On July 28, 2017, the United States Circuit Court of Appeals for the Ninth Circuit reversed a district court decision dismissing a putative class action lawsuit against Quality Systems, Inc., (“QSI” or the “Company”), a company that develops and markets management software for medical and dental providers, and several of its officers. In re Quality Systems, Inc. Secs. Litig., No. 15-55173 (9th Cir. July 28, 2017). Plaintiffs brought a putative shareholder class action against defendants alleging violations of Section 10(b) of the Securities Exchange Act of 1934 and Rule 10b-5 in connection with statements made over the course of several months regarding the Company’s past and projected sales as well as guidance given to investors about the Company’s projected growth and revenue. The Ninth Circuit reversed, finding that many of the defendants’ statements “mixed” forward and non-forward looking statements and holding for the first time in the Ninth Circuit that it is appropriate to consider the forward and non-forward looking aspects of a “mixed” statement separately when evaluating a securities claim.

Plaintiffs alleged that defendants made false and misleading statements at various healthcare conferences and on analyst calls regarding its sales “pipeline,” including sales that were expected to close with 70% certainty within eight months, and that the Company’s stock price dropped significantly when QCI eventually issued a press release announcing a steep decline in earnings and stating that it could not affirm its previous guidance. Plaintiffs also alleged—through statements attributed to several confidential witnesses—that defendants had access to updated sales pipeline information and knew that sales were declining.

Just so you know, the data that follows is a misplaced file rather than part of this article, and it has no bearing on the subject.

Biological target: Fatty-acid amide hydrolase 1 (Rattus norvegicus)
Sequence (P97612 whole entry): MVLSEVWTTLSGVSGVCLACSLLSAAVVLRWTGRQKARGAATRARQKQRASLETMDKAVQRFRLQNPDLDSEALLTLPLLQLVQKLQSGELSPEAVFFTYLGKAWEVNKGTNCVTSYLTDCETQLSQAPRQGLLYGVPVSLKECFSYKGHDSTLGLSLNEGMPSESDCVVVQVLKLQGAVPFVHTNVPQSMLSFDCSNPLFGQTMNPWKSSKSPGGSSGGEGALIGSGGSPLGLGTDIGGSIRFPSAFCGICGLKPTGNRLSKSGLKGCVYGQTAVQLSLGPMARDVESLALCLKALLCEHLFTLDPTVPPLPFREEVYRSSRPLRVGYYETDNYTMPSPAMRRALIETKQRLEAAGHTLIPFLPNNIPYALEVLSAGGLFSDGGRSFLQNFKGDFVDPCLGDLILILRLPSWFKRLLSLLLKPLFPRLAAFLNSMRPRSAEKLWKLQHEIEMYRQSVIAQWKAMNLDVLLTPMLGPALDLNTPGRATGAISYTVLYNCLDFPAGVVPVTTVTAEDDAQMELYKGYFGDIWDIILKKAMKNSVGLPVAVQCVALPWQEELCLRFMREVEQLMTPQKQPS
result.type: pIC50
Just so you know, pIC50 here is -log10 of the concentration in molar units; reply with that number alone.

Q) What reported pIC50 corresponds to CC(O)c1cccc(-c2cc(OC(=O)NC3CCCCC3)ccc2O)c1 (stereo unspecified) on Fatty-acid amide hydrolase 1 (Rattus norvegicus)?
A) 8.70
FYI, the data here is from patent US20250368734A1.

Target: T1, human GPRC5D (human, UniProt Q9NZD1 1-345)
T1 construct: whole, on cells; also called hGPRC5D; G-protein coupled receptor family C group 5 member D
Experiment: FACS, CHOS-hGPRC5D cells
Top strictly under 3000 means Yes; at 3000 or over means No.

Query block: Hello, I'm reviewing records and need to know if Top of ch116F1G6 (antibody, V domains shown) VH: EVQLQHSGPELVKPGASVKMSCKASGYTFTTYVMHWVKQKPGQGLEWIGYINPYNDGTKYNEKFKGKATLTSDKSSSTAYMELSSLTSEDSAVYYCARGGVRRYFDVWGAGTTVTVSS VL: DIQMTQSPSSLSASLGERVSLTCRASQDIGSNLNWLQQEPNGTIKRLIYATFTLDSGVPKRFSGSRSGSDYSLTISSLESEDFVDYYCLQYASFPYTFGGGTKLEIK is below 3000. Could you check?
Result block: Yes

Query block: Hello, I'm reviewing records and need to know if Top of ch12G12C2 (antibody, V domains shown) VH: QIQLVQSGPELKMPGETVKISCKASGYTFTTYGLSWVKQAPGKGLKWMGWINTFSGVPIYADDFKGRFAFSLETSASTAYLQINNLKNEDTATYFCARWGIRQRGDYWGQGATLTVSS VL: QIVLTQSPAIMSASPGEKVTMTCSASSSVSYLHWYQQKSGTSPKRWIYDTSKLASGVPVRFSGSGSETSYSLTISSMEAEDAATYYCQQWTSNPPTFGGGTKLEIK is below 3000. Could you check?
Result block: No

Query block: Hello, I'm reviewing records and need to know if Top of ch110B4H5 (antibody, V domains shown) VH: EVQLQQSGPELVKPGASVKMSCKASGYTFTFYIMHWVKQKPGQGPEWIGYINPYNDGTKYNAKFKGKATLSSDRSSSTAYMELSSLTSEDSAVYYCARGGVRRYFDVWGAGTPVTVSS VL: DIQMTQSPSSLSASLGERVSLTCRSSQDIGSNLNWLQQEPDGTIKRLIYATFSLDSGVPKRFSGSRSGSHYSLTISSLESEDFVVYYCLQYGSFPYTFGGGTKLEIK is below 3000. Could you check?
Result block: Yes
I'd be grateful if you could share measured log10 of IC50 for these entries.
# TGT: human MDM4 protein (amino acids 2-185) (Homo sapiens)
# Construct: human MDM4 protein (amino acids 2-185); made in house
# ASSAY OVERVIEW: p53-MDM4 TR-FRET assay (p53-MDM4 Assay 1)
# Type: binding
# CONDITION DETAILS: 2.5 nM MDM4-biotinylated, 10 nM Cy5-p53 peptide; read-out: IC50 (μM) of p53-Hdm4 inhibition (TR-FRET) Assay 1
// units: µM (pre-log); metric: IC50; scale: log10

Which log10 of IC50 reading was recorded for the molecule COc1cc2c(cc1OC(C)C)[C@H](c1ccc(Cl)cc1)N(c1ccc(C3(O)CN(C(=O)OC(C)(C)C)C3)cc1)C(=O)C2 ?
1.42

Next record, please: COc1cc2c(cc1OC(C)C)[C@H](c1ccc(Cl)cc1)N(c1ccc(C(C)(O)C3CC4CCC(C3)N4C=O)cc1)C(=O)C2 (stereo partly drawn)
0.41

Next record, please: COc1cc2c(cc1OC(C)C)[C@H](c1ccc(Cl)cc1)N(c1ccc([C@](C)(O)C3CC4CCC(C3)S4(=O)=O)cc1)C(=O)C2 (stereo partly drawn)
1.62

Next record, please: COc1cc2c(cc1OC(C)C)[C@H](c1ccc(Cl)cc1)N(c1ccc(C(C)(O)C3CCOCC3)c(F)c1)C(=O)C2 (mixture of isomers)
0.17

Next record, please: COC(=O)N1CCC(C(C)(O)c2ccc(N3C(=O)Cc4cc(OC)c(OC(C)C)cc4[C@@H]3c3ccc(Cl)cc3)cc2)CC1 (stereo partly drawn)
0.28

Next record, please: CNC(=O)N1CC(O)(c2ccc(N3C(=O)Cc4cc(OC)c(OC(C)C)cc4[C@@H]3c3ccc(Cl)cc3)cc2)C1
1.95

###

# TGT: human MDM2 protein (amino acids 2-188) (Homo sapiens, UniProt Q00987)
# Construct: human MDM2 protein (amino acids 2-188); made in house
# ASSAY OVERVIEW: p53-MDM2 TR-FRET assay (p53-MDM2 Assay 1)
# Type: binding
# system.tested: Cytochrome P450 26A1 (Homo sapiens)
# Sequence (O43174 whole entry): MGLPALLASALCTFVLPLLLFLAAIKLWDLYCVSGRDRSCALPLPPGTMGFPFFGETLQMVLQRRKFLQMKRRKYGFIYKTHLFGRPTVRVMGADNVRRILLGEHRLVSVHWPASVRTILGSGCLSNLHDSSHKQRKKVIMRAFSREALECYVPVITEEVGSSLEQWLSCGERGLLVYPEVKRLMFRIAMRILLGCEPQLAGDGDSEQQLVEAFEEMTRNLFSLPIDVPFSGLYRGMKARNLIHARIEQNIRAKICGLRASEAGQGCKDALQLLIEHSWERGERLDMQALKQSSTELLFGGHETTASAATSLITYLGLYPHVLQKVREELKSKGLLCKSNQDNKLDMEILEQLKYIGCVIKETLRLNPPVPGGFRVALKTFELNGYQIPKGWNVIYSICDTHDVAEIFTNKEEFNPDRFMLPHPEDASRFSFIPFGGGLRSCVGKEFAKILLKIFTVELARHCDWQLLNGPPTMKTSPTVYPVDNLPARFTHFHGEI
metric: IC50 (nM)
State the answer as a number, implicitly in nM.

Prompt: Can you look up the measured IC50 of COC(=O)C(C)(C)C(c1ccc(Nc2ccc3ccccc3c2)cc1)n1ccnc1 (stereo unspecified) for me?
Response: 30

Reviewing the complaint de novo, the Court categorized the statements at issue as either “mixed statements” containing “mixed” forward and non-forward looking statements about revenue and earnings or non-forward-looking statements about the Company’s sales pipeline. With respect to the “mixed statements,” the Court held that a defendant may not transform non-forward looking statements into forward looking statements protected by the PSLRA safe harbor by combining forward and non-forward looking, and that non-forward statements must be evaluated separately from coincidental forward-looking statements. The Court then found that statements regarding the sales pipeline were non-forward-looking statements that “affirmatively created an impression of a state of affairs that differed in a material way from the one that actually existed.” The Court also rejected arguments these statements were corporate puffery or “feel good” optimistic statements because they “provided a concrete description of the past and present state of the pipeline.”

In addition, the Court found that the allegations—including statements attributed to confidential witnesses—sufficed to give rise to a strong inference of scienter because they established that defendants had access to and used sales pipeline reports documenting in real time the decline in sales during the relevant period.

This decision serves as a reminder that the PSLRA safe harbor may not extend to non-forward looking statements that are mixed with forward-looking statements and that such “mixed” statements may be subject to parsing by courts.

Click here to view In re Quality Systems, Inc. Secs. Litig.